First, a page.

September 17, 2009


Development of the 'Foxfire in Japan' Program for High School Students to Learn from Forest Masters

Keywords: Newsletter 

JFS Newsletter No.84 (August 2009)

Copyright Takafumi Okuda

The "Foxfire in Japan" program was launched in 2002, and is unique in that it involves 100 high school students selected annually nationwide who are asked to write essays about what they learn from interviewing "forest masters" about their wisdom, skills, ideas and way of living. Forest masters are people who are accomplished in skills learned from elder experts in forest-related work such as logging, tree planting, charcoal making, boat building, comb making, plant dyeing, and bee-keeping. They also include manufacturers of masks used for Shinto dances, shrine rope makers and growers of Japanese shiitake mushrooms.

The Foxfire in Japan program connects "forests" with "high school students," two things not normally lumped together. How are they related? What is created through the program? In fact, high school students' efforts under this program have evoked sympathy throughout the country and created a new initiative. We introduce the program's development based on its website and an interview of one of its initiators.

In the past, Japan's traditional lifestyle and culture were pursued in the process of protecting, growing, and harnessing forests. However, as a result of the promotion of industrialization and urbanization, most modern Japanese no longer have any relationship with forests in their daily lives. To help protect, grow and bequeath to the next generation forests that can play an important role in Japan and the global environment, the Foxfire in Japan program offers an opportunity to think about the future by focusing on forest-related wisdom and skills. It is managed by a committee comprised of four parties: Japan's Forestry Agency; the Ministry of Education, Culture, Sports, Science and Technology; the National Land Afforestation Promotion Organization; and a non-profit organization, the Trees and Environment Network Association.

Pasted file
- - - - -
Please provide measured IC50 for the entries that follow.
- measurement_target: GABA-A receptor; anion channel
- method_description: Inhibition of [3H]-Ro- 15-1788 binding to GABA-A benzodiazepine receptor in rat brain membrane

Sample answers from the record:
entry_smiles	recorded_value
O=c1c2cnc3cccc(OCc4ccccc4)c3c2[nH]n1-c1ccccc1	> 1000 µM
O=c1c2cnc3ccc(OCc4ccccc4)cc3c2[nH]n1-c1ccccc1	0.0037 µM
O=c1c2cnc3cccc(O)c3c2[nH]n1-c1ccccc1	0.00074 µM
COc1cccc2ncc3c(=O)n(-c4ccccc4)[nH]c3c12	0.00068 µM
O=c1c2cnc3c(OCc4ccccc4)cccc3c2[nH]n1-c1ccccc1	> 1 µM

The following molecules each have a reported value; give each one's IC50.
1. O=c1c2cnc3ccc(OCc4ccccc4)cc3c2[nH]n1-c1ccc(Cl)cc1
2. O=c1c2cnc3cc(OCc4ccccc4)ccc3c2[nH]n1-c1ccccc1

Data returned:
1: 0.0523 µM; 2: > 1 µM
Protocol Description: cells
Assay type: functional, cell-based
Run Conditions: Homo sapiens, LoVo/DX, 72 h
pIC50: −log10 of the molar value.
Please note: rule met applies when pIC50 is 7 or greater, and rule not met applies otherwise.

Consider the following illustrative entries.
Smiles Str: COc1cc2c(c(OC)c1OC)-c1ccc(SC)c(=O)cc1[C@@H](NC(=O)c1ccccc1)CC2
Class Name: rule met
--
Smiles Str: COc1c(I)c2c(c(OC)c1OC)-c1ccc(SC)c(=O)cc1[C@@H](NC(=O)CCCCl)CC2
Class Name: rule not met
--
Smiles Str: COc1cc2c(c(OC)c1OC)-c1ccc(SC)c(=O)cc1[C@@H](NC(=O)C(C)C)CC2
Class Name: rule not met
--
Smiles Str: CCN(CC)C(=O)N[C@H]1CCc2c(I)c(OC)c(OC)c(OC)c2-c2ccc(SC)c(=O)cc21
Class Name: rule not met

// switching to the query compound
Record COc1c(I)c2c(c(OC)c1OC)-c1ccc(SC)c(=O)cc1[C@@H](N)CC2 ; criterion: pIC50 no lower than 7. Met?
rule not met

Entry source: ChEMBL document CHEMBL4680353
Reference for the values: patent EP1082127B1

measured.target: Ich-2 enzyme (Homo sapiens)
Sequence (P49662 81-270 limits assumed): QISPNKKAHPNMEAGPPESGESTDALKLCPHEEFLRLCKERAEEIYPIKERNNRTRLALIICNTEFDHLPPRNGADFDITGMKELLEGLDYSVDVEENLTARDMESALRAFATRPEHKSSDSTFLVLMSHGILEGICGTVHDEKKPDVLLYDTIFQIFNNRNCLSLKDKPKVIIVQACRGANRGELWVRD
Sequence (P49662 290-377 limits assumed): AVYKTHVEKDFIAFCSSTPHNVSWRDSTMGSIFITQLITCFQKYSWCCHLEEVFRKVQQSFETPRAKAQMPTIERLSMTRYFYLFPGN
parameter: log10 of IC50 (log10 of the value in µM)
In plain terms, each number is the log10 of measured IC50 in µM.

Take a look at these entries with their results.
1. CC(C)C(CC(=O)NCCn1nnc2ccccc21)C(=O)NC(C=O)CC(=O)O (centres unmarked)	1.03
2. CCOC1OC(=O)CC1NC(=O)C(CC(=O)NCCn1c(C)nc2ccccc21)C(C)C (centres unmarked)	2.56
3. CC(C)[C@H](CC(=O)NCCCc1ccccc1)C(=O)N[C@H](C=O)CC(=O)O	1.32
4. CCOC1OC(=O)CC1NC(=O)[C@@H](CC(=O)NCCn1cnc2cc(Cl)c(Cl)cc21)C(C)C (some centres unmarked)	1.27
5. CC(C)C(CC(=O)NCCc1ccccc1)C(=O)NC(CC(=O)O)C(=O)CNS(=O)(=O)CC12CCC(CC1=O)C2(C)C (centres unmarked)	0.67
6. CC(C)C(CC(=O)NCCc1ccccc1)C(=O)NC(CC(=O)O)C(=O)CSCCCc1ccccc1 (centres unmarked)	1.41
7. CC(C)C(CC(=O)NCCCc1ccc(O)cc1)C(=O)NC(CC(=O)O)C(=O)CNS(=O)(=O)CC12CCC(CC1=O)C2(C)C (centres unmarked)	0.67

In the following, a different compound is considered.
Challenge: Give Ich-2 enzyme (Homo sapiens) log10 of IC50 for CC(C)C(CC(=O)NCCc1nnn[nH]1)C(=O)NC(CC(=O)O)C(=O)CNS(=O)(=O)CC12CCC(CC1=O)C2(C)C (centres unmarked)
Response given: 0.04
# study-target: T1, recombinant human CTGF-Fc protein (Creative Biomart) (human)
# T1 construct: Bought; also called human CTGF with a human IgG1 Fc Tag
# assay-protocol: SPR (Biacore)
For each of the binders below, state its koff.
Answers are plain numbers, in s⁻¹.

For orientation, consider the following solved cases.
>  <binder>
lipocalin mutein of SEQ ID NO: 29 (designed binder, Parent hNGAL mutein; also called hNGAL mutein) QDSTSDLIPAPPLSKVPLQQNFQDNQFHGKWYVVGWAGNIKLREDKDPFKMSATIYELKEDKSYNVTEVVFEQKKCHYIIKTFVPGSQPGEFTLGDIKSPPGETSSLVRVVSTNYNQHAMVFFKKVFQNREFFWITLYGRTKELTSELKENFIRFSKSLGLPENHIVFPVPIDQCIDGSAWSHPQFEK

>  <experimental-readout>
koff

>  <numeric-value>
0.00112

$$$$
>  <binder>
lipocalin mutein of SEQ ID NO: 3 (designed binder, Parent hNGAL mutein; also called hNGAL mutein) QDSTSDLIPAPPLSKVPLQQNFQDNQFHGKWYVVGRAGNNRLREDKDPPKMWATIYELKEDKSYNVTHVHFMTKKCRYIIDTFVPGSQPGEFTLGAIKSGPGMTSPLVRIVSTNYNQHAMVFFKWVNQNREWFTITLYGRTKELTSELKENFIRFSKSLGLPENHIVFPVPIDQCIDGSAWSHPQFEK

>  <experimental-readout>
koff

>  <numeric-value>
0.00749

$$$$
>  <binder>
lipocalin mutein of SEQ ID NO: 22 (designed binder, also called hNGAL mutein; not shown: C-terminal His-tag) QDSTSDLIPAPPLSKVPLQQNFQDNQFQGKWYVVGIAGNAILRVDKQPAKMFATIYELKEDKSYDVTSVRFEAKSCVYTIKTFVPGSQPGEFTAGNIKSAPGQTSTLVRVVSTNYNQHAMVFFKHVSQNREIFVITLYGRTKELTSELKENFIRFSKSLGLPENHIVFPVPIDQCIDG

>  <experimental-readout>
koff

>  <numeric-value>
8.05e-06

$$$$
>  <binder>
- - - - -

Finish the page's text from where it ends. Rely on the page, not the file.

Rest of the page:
Copyright Takafumi Okuda

In the essay-writing program, each student interviews a forest master about his or her wisdom, skills, and way of life. Then the student compiles what he or she has learned using only the masters' words. Through this process, the students get a feeling for how people get along with forests and how the masters live. The essays the students write are not only accumulations of words about the masters' skills and spirit, but also function as evidence of communication across the generations.

How do the students record what they hear and learn through their interviews? In the beginning of August, 100 students are selected as representatives of their districts. They get together from across the country, participate in a workshop on interviews and writing, receive practical training and are introduced to forest masters' wisdom and skills.

After going through the training program, the students plan their interviews and essays. Each looks at forest master skills, thinks about questions to ask, checks out the transportation available to visit the master, and contacts the master to schedule the visit.

Copyright Takafumi Okuda

From fall to winter, students visit the masters for interviews. During the interviews, they record what the masters say, take pictures of the masters working, and even participate in the actual work. After going home, the students transcribe the recorded tape.

In winter, they compile the transcript as a completed essay, considering its points, structure, and photo layout.

Finally, a forum is held in spring as a venue for presenting their work. Some student representatives and masters are chosen to make a live presentation at the forum. All the essays written by the 100 students are published in a booklet and released on the Internet.